Thursday, July 29, 2010
Recently, I was diagnosed with high blood pressure. My doctor prescribed low-dose diuretics, exercise, and a low-sodium diet. Normally, I avoid prescription medicines, but the diuretics – and the exercise – were a must. Only two weeks after that initial appointment, results of implementing just these two recommendations were apparent in significantly reduced blood pressure.
The only remaining challenge – other than finding the early morning motivation to rise and exercise – was in figuring out how to decrease sodium intake. For years now, we've been altering the foods we eat to serve this and other healthful purposes: buying far fewer (if any) pre-packaged foods, mixes, sauces, stock, etc.; quitting soda consumption altogether; and very seldom buying junk foods (potato chips, fast foods, etc.) Most of what we eat is made "from scratch" and we often make recipe substitutions (or alterations) to reduce sodium, trans- and hydrolyzed-vegetable fats and sugar. There are few components of our diet that we haven't tweaked to make healthier. Even boiling water for pasta is much less saline than it once was.
So, where hadn't we adjusted sodium intake? After thoroughly examining our diet, I found the one area we hadn't touched: the salt shaker. And its use makes actual intake so much harder to gauge. Just how much salt is sprinkled to pre-season meat? Just how much is added on the dinner plate?
Hoping to consume less sodium, I considered switching to a commercial brand of seasoning salt. However, when I researched the available products, I became discouraged. Each brand contained some ingredient we avoid. One label seemed misleading, too. A popular brand contains sugar but, rather than list that carbohydrate on the nutritional label, it omits that category altogether.
Instead, I decided to make our own, and found a very tasty recipe online (About.com: Seasoned Salt recipe). The recipe suggests garlic and celery salts, but I used garlic powder and celery seeds. Even with these adjustments, the mixture is still 75% sodium. However, that's 25% less than regular table salt and, since we're now measuring the use of this substitute, we're consuming much less added sodium than ever before. Each "smidgen" (1/32 teaspoon) contains approximately 55 mg of sodium. General recommendations for daily sodium intake are between 2 and 3 grams (2000-3000 mg), so each smidgen is equivalent to 2.75% of the lower suggested amount. I went a step further and halved the amount of salt used in the recipe, effectively decreasing those percentages while still delivering a delicious flavour profile.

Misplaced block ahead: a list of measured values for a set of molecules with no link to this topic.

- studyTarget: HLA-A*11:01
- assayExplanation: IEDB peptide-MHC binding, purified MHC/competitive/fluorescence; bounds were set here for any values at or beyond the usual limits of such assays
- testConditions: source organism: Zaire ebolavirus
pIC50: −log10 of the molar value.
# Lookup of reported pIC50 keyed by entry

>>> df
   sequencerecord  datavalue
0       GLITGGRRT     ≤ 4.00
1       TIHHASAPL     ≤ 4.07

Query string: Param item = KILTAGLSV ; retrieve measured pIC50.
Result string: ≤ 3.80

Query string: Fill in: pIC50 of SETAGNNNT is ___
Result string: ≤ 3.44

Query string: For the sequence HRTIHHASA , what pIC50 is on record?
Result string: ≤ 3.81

Flavour is, after all, the reason the salt shaker was being used. This mixture (even the 37.5% sodium blend) packs a huge flavour-punch! Wherever possible, it now replaces regular salt in daily cooking and makes sodium-reduced meals unusually delectable. Better yet, unlike commercial brands, this home-made seasoned salt contains: no MSG; no sugar; no flavour- or colour-enhancers; no fillers (like corn starch), no hydrolyzed vegetable protein, no lecithin (of which hubby is very sensitive), and, no anti-clumping chemicals (such as tricalcium sulphate.) Another benefit of preparing home-made seasonings isn't, perhaps, immediately apparent. The recent, massive recall of pre-packaged spice blends was stark illustration of other possible and uncontrollable health risks in consuming commercial blends. None of the whole and powdered spices we use in this concoction were involved in that recall.
Now that I've tried this mixture, I'm (almost) happy for the diagnosis that prompted its discovery. It tastes so good that hubby is now using it, too. A startling result as he once used the salt shaker with abandon. This seasoning, though intended only for my welfare, is also reducing hubby's sodium intake...no nagging required!